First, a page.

or Joseph Aplin, Esq
The Gaspee Days Committee at www.gaspee.COM is a civic-minded nonprofit organization that operates many community events in and around Pawtuxet Village, including the famous Gaspee Days Parade each June. These events are all designed to commemorate the 1772 burning of the hated British revenue schooner, HMS Gaspee, by Rhode Island patriots as America's 'First Blow for Freedom' TM. Our historical research center, the Gaspee Virtual Archives at www.gaspee.ORG , has presented these research notes as an attempt to gather further information on one who has been suspected of being associated with the the burning of the Gaspee. Please e-mail your comments or further questions to email@example.com.
implicating John Aplin, Esq.
From Old Providence: A Collection of Facts and Traditions relating to Various Buildings and Sites of Interest in Providence. Merchants National Bank of Providence: Providence, 1918, Page 16 [In a discussion about the Old Market House in the center of Providence]:
The king's proclamation was posted on the hay-scales, on its eastern end, offering a magnificent reward for information concerning those who participated in the Gaspee plot. There is a tradition that a well-known lawyer of the day, John Alpin, tore down the broadside, "removing the source of temptation, and possibly saving some of his townsmen from a hangman's rope."Note the spelling variation here of Alpin rather than Aplin.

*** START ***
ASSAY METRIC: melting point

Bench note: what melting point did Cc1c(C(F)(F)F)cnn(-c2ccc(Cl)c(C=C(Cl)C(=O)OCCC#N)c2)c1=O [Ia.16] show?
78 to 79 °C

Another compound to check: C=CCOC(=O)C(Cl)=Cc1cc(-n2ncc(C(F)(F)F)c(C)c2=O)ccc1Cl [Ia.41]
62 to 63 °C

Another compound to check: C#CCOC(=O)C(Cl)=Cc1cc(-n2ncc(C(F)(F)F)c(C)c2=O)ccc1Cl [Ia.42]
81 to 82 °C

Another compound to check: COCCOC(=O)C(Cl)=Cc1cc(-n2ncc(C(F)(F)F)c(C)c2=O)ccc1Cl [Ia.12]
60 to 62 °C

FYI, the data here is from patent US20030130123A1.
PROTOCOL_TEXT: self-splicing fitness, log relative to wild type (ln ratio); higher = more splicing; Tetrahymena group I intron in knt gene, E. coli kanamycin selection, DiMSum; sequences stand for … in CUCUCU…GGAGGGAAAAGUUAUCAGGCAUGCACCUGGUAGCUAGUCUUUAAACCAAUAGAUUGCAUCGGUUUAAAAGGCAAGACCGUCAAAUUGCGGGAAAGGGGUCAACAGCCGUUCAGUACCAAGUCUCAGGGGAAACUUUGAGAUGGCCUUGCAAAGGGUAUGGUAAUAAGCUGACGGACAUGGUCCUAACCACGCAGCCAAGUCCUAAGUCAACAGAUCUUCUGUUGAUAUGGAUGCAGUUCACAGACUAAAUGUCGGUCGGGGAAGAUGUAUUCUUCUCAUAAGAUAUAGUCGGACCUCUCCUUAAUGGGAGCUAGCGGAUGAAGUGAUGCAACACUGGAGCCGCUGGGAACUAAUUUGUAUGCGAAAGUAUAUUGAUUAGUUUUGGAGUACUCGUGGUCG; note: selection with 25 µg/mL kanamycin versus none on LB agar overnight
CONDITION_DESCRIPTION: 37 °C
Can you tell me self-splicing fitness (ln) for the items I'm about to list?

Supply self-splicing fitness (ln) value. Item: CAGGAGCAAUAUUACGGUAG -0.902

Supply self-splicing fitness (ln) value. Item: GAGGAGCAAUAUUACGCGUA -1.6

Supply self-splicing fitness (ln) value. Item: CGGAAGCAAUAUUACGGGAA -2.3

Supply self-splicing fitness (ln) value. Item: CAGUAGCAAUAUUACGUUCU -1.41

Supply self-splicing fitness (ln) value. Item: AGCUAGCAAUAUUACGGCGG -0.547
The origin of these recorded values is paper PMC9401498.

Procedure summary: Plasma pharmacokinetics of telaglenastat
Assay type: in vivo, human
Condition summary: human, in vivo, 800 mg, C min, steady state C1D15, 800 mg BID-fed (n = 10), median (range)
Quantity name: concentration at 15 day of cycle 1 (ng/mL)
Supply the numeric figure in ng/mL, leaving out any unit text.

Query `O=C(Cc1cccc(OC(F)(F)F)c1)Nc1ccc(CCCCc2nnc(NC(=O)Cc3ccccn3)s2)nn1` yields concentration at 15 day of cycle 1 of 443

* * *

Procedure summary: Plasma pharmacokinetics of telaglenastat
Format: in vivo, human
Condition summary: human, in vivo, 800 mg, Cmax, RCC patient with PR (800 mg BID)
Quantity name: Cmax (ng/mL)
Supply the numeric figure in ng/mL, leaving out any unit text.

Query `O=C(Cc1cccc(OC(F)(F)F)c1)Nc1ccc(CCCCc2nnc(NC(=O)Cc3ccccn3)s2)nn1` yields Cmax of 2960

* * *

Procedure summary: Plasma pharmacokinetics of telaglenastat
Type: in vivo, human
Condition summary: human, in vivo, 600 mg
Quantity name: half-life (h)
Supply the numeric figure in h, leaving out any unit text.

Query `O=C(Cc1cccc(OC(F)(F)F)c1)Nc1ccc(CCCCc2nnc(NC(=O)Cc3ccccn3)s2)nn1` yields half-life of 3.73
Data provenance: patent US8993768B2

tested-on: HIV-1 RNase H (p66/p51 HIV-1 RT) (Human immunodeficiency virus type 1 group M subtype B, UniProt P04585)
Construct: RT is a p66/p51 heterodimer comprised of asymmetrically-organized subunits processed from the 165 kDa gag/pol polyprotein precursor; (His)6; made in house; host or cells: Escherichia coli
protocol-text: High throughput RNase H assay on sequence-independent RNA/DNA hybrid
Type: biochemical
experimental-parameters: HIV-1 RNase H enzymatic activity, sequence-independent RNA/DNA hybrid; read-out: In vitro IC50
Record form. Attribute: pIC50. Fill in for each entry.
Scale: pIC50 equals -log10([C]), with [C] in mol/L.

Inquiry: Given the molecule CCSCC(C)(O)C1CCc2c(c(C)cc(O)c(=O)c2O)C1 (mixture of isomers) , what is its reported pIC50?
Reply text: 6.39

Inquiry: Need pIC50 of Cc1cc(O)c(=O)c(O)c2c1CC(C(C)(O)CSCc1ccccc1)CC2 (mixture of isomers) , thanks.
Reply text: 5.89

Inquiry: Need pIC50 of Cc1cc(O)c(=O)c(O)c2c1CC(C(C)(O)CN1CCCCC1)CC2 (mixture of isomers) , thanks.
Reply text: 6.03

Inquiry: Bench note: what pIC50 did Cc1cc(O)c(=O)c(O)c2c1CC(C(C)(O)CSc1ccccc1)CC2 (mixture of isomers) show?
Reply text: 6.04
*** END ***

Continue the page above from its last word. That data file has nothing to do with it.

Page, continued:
Left: King George III reward poster for those that attacked and burned the Gaspee. Click to enlarge
Revolution in Three Acts excerpted from: Official Chronicle and Tribute Book of Rhode Island and Providence Plantations. Compiled by Lucia Hammond Wheeler, 1936.
A Mr. Joseph Aplin, a Providence lawyer, was in Market Square the morning the proclamation was tacked up on the pillar of the hay scales. He marched through the crowd, perused the royal "Whereas," sniffed at it and flicked it to the ground with his cane. The Lion and the Unicorn lay trampled in the mud.
Right: The Providence Market House c1870 was and is the center of Downcity Providence. It was used as the Board of Trade Building when this picture was taken. It is now used by the RI School of Design.
From the Early American Newspapers Collection available through the NEHGS website we gather the following possibilities: In the 1760s a George Brown, Silas Downer, John and Joseph Alpin were four lawyers who together took out periodic advertisements informing their clients that court fees associated with judgments had to be paid by the clients themselves. t
A work in progress....
|We conclude that John Aplin
obstructed justice by deliberately pulling down a wanted
poster about those that burnt the Gaspee.
He is therefore considered a friend of the American
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